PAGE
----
SpICENet - Spinal Input Connectome: Extracting the Functional Network
The purpose of the partnering project is to evaluate through simulation in the NRP the functionality of a new spinal cord model developed by DLR and Lund University in another project. To tis end, SpICENet will:
- implement this model in the NRP
- link the model of the spinal cord to models of sensory neurons as implemented by Courtine's group
- test if/how the model can produce meaningful movement;
- iteratively adjust the model according to the functional insights
An association with the HBP will grant us privileged access to platforms for the validation of our network models. This includes both the NRP and the myrorobotics systems in combination with SpiNNaker boards.
In addition, we would like to spread our results within the neuroscientific community by offering our Python-model as optional transfer function that interfaces the brain and robotics simulations in the NRP, as discussed previously with HBP members from FZI SP10.
Collaboration with HBP
The SC model from DLR will be integrated as a new component into the neurorobotics platform. While a spinal cord model has already been implemented in the platform by SPlO, the new one will provide users with an alternative that will enable comparative studies. Concretely, the ·model will be implemented as transfer function in Python code that interfaces the brain simulation and sensory input from and motor signals to the neurorobotic platforms. This code will be made available as a model on the NRP.
Within the HBP, two groups are predominantly responsible for the SC models, lead by Auke ljspeert and Gregoire Courtine. Possible future interactions (already discussed with these groups) may consist in:
- Having the DLR model receive input from primary sensory neurons as modelled by Courtine's group, to probe interoperability of the models.
- Having the DLR model act as a complete model of the SC or as modular input stage for functional CPG and reflex models as developed by ljspeert.
- Seeking indications about where and how supraspinal signals converge onto the spinal circuitry, thereby informing future projects both in DLR and the HBP.
While preliminary SC models are available within the HBP, the SC model from the previous collaboration between DLR and Lund University would be guaranteed by HBP to be fully integrated inside the NRP as an extremely bio-realistic SC model. It will thereby strongly support the research planned by SPlO members such as ljspeert and Courtine, as well as others in HBP.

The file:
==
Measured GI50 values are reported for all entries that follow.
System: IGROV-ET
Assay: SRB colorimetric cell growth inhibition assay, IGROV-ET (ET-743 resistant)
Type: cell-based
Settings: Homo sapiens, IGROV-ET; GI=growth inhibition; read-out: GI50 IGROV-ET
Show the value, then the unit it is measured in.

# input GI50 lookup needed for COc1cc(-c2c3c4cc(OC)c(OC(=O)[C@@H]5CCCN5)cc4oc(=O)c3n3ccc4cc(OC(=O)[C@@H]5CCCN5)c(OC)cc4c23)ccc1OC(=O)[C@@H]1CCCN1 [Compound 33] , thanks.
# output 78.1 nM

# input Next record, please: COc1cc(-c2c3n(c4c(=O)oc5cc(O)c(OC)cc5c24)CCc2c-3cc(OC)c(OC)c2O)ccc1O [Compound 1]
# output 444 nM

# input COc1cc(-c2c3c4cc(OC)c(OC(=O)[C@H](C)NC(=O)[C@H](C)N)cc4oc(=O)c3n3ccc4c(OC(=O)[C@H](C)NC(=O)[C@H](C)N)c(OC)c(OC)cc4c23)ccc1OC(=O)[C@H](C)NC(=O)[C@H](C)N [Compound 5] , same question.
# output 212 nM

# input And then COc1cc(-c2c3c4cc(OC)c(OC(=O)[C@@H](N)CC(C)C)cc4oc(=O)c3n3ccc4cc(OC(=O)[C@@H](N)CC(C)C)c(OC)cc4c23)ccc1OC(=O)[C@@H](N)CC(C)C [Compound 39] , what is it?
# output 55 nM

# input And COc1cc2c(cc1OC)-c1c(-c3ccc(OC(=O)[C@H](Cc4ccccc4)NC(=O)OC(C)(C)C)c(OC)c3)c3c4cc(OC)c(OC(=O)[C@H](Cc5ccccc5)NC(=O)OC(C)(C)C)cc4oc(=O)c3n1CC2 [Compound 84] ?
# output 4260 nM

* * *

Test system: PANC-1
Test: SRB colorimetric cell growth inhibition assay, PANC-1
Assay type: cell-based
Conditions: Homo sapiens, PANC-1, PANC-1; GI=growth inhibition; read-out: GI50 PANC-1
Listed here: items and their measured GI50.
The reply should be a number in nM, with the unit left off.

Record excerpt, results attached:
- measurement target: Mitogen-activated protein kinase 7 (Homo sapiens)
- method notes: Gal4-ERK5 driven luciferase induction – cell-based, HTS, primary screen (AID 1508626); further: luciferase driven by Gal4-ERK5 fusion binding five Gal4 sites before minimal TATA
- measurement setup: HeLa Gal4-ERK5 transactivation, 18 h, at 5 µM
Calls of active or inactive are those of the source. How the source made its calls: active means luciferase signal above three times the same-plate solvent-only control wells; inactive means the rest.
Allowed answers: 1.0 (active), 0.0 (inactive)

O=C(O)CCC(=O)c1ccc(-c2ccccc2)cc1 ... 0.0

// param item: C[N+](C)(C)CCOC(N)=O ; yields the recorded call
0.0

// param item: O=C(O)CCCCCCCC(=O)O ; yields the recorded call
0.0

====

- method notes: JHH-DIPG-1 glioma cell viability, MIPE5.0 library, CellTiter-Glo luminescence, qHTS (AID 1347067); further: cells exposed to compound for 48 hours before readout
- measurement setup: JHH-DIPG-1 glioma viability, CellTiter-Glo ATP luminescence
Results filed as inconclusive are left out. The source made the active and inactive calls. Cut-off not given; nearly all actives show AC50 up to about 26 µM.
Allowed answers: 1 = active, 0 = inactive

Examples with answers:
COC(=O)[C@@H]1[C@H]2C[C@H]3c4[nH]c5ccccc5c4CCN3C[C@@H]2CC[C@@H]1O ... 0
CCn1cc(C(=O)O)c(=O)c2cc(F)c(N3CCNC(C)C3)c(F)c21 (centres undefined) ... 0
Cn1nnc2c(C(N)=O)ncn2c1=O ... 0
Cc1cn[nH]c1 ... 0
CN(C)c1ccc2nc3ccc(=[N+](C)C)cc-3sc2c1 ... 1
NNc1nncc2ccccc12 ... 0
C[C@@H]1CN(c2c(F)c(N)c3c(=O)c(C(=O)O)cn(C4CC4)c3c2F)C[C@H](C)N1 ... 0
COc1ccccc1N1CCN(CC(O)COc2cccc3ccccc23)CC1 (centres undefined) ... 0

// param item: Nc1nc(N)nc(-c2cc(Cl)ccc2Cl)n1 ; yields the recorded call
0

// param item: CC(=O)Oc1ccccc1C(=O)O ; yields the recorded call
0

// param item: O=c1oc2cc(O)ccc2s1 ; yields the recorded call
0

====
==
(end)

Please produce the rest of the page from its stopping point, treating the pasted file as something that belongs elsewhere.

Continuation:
The integration of the SC model into the NRP has already been discussed with the other groups responsible for SC models, as well as with both Florian Rohrbein and Fabrice Morin, the past and current SPlO managers, respectively. The SC models for the NRP are currently being developed and core members of our PP participate in the regular skype meetings and group discussions at the HBP events.
We will therefore continuously make reasonable efforts that the interfaces between sensory models implemented in the HBP and our SC model are compatible. In addition, we will adjust our Python code to suit the software requirements set by the models for motor output and requirements of the brain models as they are implemented in the NRP.
In addition, Philipp Stratmann, who participates in this PP as "external employee" of DLR, is supervising SPlO work in SGA2 (unrelated to SplCENet) carried out in Prof. Albu-Schaffer's group at TUM. He regularly takes part in formal events of the NRP, such as group meetings, seminars, or summer schools. This guarantees a strong linkage (both formal and informal) between the DLR and the HBP.
Time frame: 2019 to 2021
Origin: Spontaneous Application
Funding: Lund university, Deutsches Zentrum